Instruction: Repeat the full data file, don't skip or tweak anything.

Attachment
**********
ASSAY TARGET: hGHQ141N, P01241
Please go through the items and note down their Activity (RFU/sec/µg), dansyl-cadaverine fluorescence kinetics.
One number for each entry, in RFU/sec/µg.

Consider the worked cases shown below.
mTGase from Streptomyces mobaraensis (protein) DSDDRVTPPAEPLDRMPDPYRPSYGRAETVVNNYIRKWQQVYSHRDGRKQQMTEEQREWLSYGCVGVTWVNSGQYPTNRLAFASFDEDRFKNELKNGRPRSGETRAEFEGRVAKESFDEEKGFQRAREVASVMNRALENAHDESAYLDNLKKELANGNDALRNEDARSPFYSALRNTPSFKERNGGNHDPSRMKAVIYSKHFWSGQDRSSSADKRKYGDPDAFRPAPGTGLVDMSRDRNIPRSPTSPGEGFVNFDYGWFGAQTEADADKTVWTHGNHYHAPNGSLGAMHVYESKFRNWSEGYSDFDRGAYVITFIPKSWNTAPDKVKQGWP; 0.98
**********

ASSAY TARGET: hGHQ141N, P01241
Please go through the items and note down their Activity (RFU/sec/µg), dansyl-cadaverine fluorescence kinetics.
One number for each entry, in RFU/sec/µg.

Consider the worked cases shown below.
mTGase from Streptomyces mobaraensis (protein) DSDDRVTPPAEPLDRMPDPYRPSYGRAETVVNNYIRKWQQVYSHRDGRKQQMTEEQREWLSYGCVGVTWVNSGQYPTNRLAFASFDEDRFKNELKNGRPRSGETRAEFEGRVAKESFDEEKGFQRAREVASVMNRALENAHDESAYLDNLKKELANGNDALRNEDARSPFYSALRNTPSFKERNGGNHDPSRMKAVIYSKHFWSGQDRSSSADKRKYGDPDAFRPAPGTGLVDMSRDRNIPRSPTSPGEGFVNFDYGWFGAQTEADADKTVWTHGNHYHAPNGSLGAMHVYESKFRNWSEGYSDFDRGAYVITFIPKSWNTAPDKVKQGWP; 0.98